David Chute said...

When you begin using terms like "Oscar bait" you run the risk of confusing the motivations of the artist with the need to fit a work into a marketing niche after the fact. I'm sure Harvey Weinstein embraced The Kings' Speech is archetypal Oscar bait, for example, but the feelings of the screenwriter who initiated the project seem to have been personal and sincere.

The motive that I'd ascribe to "literary fiction" is the desire to tell the truth about something real. Of course it's possible to be truthful with the conventions of a genre. If you have a tragic view of life you might even think that the conventions of noir embody truths already that you can build upon. But I think what people mean by literary fiction is a pursuit of truthfulness without the ulterior motive of trying to adhere to the set conventions of a genre.

Tulkinghorn said...

Let's call fortunate those whose 'pursuit of truthfullness' follows the paths of literary fiction, and let's call foolish those, like China Mieville or Scarlett Thomas, whose path takes them elsewhere...

And let's call assholes those, like Margaret Atwood, who write genre fiction and deny it, knowing that the denial will win them points with those who control the apparatus of reputation.

David Chute said...

Or call fortunate anyone who can make a living writing fiction, and advise them to stop whining.

David Chute said...

Daniel Woodrell (after a few tries at precedurals) settled into writing generic post-Cain noir novels. At their most satisfying, those stories are tragedies: the protagonist brings disaster upon him- or herself. But as he was finishing "Winter's Bone," Woodrell says, he realized that Ree Dolly had not done anything to deserve such a fate, and declined to impose it upon her. In so doing he departed from the conventions of his chosen genre -- and I'd suggest that the blurring of genre lines that allows writers to find an audience for departures of that sort is a good thing. Making room for literary impulses when writing within a genre.

Christian Lindke said...

Michael Chabon often writes of the modern contemporary novel -- or short story -- as pure genre, and one that is enforced ruthlessly by editors and critics. The same can be said of films. "Black Swan" is a perfect example of a film that meets all of the "tropes" that a film should have if it wants Oscar consideration.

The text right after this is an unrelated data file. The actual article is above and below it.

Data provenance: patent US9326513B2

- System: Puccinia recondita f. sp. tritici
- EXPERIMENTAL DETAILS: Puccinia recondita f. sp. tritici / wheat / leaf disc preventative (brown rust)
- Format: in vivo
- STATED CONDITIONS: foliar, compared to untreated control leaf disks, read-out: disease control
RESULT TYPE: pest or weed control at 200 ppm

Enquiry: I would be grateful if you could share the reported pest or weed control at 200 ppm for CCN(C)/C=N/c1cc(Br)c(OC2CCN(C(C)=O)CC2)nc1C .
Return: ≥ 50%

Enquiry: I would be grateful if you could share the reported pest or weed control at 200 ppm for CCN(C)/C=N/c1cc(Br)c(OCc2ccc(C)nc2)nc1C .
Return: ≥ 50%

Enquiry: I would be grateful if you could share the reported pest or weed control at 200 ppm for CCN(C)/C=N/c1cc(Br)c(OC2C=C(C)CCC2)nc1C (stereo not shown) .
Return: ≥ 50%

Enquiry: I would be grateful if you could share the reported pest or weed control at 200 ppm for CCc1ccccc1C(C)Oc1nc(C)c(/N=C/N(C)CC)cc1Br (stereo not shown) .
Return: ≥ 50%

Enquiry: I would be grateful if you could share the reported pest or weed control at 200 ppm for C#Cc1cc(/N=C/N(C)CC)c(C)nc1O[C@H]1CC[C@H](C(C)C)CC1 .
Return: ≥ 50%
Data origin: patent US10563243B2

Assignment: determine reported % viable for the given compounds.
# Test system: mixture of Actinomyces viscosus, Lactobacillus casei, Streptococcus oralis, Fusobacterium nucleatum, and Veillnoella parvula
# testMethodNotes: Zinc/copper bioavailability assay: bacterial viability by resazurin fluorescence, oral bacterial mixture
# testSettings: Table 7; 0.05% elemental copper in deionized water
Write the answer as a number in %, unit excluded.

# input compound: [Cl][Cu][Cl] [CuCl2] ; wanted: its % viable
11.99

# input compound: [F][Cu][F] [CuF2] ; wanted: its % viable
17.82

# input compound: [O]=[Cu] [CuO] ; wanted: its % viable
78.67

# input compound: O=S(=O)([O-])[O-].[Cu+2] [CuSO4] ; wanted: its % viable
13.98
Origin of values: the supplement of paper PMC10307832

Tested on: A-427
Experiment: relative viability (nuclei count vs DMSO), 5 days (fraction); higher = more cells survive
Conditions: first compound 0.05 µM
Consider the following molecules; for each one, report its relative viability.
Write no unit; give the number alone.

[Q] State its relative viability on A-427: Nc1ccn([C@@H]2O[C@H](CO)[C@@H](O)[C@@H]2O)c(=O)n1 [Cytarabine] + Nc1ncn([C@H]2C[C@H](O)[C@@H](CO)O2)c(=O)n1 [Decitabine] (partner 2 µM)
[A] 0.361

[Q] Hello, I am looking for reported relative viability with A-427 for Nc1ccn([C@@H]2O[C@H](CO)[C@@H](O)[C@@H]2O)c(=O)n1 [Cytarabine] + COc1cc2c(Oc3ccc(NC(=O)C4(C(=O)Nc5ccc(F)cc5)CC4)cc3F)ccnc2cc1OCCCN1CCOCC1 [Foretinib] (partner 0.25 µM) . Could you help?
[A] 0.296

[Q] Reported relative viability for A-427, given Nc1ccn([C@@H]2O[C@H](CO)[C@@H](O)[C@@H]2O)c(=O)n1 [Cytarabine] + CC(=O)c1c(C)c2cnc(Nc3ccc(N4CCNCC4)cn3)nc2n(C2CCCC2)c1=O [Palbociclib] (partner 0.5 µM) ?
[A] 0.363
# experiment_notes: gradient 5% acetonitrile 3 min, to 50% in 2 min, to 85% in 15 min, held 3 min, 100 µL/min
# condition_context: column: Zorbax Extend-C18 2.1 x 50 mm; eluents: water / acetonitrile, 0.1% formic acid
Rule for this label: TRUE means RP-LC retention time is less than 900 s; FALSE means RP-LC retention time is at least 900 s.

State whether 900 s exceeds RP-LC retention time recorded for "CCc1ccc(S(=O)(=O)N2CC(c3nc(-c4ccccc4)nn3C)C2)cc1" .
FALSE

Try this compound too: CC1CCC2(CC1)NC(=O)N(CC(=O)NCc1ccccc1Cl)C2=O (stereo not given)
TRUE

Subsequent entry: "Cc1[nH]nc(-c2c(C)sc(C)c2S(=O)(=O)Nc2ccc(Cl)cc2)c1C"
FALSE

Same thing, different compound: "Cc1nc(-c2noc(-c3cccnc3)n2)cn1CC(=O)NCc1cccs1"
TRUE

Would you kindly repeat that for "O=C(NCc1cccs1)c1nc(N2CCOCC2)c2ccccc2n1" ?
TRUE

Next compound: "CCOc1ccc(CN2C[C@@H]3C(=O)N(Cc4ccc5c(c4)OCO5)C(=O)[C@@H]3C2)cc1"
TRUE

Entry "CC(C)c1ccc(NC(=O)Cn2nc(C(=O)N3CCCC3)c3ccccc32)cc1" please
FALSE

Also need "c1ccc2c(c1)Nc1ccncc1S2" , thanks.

I believe the film makers wanted to make a good story, but I believe that the "critical industry" liked this retelling of "Single White Female" more than they would have if it were pure genre -- even with the same cast.

I ask you one thing. How would a film like "Pillow Talk" or "That Touch of Mink" be received by the critical community today? If you are being honest, you would answer "not very well." Every year there are well made, and entertaining films/tv, that are overlooked purely because they are genre and thus "predictable."

When I read a review that uses the words "predictable plot" my eyes glaze over and I begin to ignore the critic. Most stories are predictable. How does "The Scottish Play" end? The same as every other Shakespearean tragedy? How does "Much Ado" end? The same as every other Shakespearean comedy.

They are highly predictable, and they are wonderful because they are well done. They are also genre pieces -- one tragedy and one romantic comedy.

Christian Lindke said...

I don't think "genre" should be ranked in importance at all. That is what the critical community does that is so offensive. They rank the genre, then rank the content.

The best SF/F I have read are among the best things I have ever read. I have read some excellent "contemporary literary fiction," but I have also read staid, pretentious, and inane contemporary fiction that was well reviewed. A book should be evaluated on its own quality. One can use the genre as a lens to see if it meets the appropriate beats -- but only if necessary to explain the book.

I don't like the shunting off of particular genres to genre ghettos, and I don't like authors who lie when they are writing genre.

If some talented modern authors would admit they were writing genre, then some overlooked craftsmen of the past might become less overlooked by the literary community.

Chabon's "Gentlemen of the Road" is rightly praised, sadly it hasn't increased the sales of Leiber's Lankhmar tales one iota.

To be fair, neither have Pratchett's "Discworld" books, though Ankh-Morpork and his Death are obvious humorous parallels.

David Chute said...

Books of any type can lapse into formula, and just piling up negative examples doesn't add a lot to the discussion. The realistic, literary novel I'm reading now, Rohinton Mistry's "Family Matters" (two lower-middle-class households in Bombay caring for an aged relative) is suspenseful and surprising despite its microcosmic scale.

Shouldn't we be more concerned with any given "genre" at its best rather than its predictable worst? And put aside the b.s. spouted by self-serving writers and critics.